Phil Friedman

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Non-Legal Fine Points of Yacht New-Build and Refit Contracts - I

Non-Legal Fine Points of Yacht New-Build and Refit Contracts - I


NEW-BUILD AND MAJOR REFIT CONTRACTS CAN BE LEGALLY BULLET PROOF, YET STILL FAIL TO RESULT IN SUCCESSFUL PROJECT COMPLETION…


There are a number of critical non-legal issues which need to be handled correctly, if a project is to be brought to a conclusion that is ultimately satisfactory to both the boatyard and the vessel's owner. These include:

- Defining Scope of Work (SOW)

- Setting project schedules- Estimates vs. quotes

- Time & Materials vs. fixed-price

- Comparing quoted pricing

- Dealing with emergent work and change orders

- Milestones and progress payments

- Surveys, classification, and industry standards

- Engineering and specifications

- Inspections and final acceptance


In this course of this series of posts, we'll talk about these issues from both the standpoint of a yard owner/manager, and that of a yacht owner/captain. And I'll introduce you to some real-world examples that illustrate critical do’s and don’ts in these areas. Along the way, if you have particular questions or issues you'd like to raise and/or discuss, just leave a comment or drop me a note. The discussion will be ongoing and dynamic. Welcome to the conversation. Phil Friedman

Author's Notes:  I am not a lawyer, and nothing in this series is offered as legal advice. The information, opinions, tips and comments will be based on my 30 some years in the yachting industry, including my several year stint as president and CEO of a major, world-class megayacht builder.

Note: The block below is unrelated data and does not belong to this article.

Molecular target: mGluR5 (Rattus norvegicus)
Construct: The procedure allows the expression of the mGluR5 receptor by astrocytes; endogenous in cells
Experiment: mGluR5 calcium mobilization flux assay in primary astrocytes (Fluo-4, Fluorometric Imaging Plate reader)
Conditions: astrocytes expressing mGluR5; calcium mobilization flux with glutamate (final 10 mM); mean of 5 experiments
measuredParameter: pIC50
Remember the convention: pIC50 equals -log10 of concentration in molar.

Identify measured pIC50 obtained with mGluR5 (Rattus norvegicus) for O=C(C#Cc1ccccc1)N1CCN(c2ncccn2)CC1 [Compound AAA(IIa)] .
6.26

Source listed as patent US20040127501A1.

If you find yachts and yacht building of interest, you may want to read some of my other marine industry related articles:

"Sizing Generators to Run Greener and Cleaner"

"Ten Insider Tips on Yacht Build Contracts"

"App or Not, Garbage In Means Garbage Out"

If you'd  like to receive notifications of this ongoing series or my other writings on a regular basis, click the [FOLLOW] button on my beBee profile.  As a writer-friend of mine says, you can always change your mind later.

Feel free to "like" and "share" this post and my other LinkedIn articles — whether on LinkedIn, Twitter, Facebook, or Google+. I ask only that you credit me properly as the author, and include a live link to the original work.

f you are interested in yachts, are allied with the yacht building industry,  or operating a small business in another sector, you should consider joining my beBee Hive, 

THE PORT ROYAL GROUP for Yacht Builders, Buyers and Owners,

where you will find experienced industry professionals discussing a wide range of topics. The ongoing conversation is always interesting, informative, and 100% industry insider.


About me, Phil Friedman:  With 30 some years background in the marine industry, I've worn numerous hats — as a yacht designer, boat builder, marine operations and business manager, marine industry consultant, marine marketing and communications specialist, yachting magazine writer and editor, yacht surveyor, and marine industry educator. I am also trained and experienced in interest-based negotiation and mediation. In a previous life, I taught logic and philosophy at university.


Text Copyright © 2016 by Phil Friedman — All Rights Reserved
Images:  Courtesy of Port Royal Group LLC and Phil Friedman

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